Friday, December 12, 2014

Myrczek & Tomaszewski – Love Revisited (2014)

Myrczek & Tomaszewski

Wojciech Myrczek - vocals
Paweł Tomaszewski - piano

Love Revisited

FOR TUNE 0038





By Adam Baruch

This is the debut album by the Polish Jazz duo: vocalist Wojciech Myrczek and pianist Paweł Tomaszewski. Myrczek recorded his debut album three years earlier while he was still a student at the Katowice Academy of Music, where he is now a member of the faculty. Tomaszewski, a graduate of the same Academy, is a seasoned and much respected pianist with an impressive recorded legacy, mostly as a sideman. The album presents ten classic vocal standards performed by the duo, recorded in a Swiss studio with astounding sonic quality.

In many respects this is the most surprising album released on the Polish Jazz scene in 2014. I mean the sheer chutzpah of these two guys fooling around with the holy grail of Jazz vocals? Who do they think they are? The trifling comparison often quoted in the duo's PR material and other reviews referencing this album to the archetypal Tony Bennett & Bill Evans albums from 1975 & 1977 is completely counterproductive in this case. This music sounds nothing like the referenced albums, which of course is all for the good, since letting the bygones be bygones is the only way to get anywhere.

Initially the album has everything working against it. The Polish Jazz male vocalists are few and far between, and with rare exceptions are all quite insignificant. The standards all feature lyrics in English and Polish vocalist singing in English usually simply stink (again with very few exceptions). But most importantly: the concept of this duo, which places a vocalist, who uses conventional (well mostly) techniques against a pianist who plays completely unconventionally, often pretty wildly and freely, is absolutely atypical for a vocals/piano setting.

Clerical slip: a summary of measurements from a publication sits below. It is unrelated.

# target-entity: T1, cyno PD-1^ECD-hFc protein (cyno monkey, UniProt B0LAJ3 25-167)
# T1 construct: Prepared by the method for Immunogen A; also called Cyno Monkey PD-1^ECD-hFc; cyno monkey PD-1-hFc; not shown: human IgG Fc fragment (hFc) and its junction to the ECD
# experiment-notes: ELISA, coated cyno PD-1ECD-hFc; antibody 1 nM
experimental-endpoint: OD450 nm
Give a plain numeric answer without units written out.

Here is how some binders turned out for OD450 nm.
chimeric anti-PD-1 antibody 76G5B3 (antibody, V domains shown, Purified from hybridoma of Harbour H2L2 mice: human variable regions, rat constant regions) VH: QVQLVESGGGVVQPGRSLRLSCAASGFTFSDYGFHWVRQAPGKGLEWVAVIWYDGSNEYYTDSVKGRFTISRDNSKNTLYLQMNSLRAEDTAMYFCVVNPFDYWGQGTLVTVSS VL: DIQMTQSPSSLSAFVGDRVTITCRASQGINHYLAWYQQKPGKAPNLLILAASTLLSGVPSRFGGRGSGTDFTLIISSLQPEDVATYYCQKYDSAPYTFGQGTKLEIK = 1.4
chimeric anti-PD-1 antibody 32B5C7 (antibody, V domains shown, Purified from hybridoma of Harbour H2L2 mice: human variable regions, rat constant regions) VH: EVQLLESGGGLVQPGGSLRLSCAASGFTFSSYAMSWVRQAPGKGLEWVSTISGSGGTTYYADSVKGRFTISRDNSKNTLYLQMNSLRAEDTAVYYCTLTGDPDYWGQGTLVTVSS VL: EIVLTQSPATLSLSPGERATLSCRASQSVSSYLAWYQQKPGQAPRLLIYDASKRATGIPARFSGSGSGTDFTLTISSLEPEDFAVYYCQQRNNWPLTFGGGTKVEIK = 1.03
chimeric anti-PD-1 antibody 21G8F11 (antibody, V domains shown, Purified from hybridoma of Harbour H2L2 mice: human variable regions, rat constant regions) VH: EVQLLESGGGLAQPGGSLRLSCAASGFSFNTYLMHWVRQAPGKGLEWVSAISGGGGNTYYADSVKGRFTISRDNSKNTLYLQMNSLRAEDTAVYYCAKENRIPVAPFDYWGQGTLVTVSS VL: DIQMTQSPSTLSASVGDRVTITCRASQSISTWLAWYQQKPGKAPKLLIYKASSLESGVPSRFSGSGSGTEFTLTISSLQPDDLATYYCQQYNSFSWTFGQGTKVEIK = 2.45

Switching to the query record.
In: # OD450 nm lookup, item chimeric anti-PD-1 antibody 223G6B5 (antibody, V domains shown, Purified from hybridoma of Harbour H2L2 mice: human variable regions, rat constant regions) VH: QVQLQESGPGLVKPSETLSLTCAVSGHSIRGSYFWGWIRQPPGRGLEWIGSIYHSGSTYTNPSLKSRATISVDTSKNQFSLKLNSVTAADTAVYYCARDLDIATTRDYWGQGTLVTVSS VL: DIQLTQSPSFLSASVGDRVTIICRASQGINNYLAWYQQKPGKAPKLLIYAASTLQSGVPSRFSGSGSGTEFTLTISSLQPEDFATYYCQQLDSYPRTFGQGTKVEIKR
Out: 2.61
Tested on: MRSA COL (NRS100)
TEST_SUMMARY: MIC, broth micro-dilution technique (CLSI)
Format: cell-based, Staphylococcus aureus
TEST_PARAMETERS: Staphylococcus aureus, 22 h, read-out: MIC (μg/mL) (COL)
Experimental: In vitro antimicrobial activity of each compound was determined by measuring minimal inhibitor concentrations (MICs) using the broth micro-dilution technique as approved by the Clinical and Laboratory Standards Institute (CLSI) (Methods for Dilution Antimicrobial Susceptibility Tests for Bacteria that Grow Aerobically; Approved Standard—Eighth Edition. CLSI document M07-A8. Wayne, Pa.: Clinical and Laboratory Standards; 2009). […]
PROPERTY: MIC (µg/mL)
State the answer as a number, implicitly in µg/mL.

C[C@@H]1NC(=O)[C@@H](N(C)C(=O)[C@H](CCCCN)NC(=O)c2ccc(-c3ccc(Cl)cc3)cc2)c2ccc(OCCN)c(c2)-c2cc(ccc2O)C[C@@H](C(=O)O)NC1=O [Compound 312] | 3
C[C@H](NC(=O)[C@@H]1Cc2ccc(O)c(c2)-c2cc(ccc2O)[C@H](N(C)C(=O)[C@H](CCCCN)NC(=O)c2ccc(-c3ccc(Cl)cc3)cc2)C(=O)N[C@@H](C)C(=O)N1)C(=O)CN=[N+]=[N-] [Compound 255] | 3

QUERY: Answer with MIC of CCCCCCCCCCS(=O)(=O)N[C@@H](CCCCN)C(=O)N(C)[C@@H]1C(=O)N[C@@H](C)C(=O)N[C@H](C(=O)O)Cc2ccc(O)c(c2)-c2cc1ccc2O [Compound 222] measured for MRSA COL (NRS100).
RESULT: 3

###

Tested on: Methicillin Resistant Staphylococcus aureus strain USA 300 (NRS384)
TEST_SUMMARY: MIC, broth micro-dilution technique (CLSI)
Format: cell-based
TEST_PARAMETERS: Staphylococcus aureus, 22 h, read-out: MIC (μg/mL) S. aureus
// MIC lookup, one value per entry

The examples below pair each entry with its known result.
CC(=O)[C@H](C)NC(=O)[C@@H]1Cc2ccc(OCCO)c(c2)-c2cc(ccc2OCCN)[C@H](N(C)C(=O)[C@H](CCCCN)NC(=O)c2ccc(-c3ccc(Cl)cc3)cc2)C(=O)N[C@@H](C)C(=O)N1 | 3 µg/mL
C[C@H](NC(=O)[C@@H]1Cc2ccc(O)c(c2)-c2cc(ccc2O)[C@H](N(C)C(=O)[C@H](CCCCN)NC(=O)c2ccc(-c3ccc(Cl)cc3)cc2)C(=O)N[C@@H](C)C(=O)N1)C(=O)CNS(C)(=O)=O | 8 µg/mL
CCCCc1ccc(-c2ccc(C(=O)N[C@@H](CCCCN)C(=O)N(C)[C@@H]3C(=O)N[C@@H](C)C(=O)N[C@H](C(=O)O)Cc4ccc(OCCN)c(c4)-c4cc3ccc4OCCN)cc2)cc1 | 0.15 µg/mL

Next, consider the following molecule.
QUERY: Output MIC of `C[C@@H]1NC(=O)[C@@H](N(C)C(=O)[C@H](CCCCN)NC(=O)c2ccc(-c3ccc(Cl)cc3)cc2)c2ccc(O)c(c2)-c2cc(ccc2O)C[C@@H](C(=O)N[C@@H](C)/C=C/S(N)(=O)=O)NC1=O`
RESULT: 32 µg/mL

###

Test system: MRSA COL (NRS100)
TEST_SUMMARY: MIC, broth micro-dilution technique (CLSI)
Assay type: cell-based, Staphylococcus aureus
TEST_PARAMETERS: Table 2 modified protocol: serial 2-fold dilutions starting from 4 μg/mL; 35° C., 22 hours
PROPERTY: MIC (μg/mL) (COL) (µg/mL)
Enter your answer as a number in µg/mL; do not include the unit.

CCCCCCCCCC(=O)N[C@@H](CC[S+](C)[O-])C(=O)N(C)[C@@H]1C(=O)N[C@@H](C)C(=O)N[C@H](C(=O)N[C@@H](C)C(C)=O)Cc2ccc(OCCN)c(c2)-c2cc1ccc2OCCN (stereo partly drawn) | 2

And yet, against all odds, this album is simply a gem from start to finish. Myrczek arises as a gifted vocal magician, able to use a wide vocabulary of possibilities, from crooning sweetness to improvised scat, vocalese and imitating bass lines vocally. It is obvious that he is having a great time and there is no tension (other that creative tension of course) limiting his performances. Although there is not much innovation as far as Jazz singing is concerned, with obvious references ranging from Kurt Elling to Bobby McFerrin, the overall effect of his singing is simply irresistible. There is also an obvious pinch of humor omnipresent herein, most evident when Myrczek recites a fragment of a book in the Polish language in the middle of one of the songs. Even his English accent and pronunciation are only very slightly off, which can be considered as charming, rather than disturbing.

Tomaszewski, in complete contrast to Myrczek, treats the music completely on his own terms, playing anything but what would normally be expected of him and taking liberties with the melodies, the chords and even the time, which although must have been very difficult for Myrczek to sing along with, is wonderfully effective, creating a much more expressive result than the usual vocals/piano setting. Comparing his work on his earlier recordings, including those featuring vocalists, his playing here is the more adventurous and daring than ever. His work on this album definitely marks him as one of the Polish Jazz pianists who deserve a much wider exposure than what he enjoys currently.

So here we are again; the Polish Jazz scene is able to come up with another pleasant surprise, which is pretty astonishing, considering the overly excellent level of music released in Poland. The music this album offers is nothing but pure joy, elegance, class and panache, all of the highest caliber. It is definitely one of the nicest releases of 2014, which should stay with the listeners for many years to come.

Another surprising element is the fact that this album was released by the For Tune label, which is usually associated with avant-garde and other alternative music forms. It is heartwarming to see that the label recognized the fact that seemingly conventional music can also be challenging and adventurous. The album is the label's debut on the new "pink" series (the exact meaning of the various colors of their releases is kept in deep secret), and regardless of the "pinkness", will be very had to beat.

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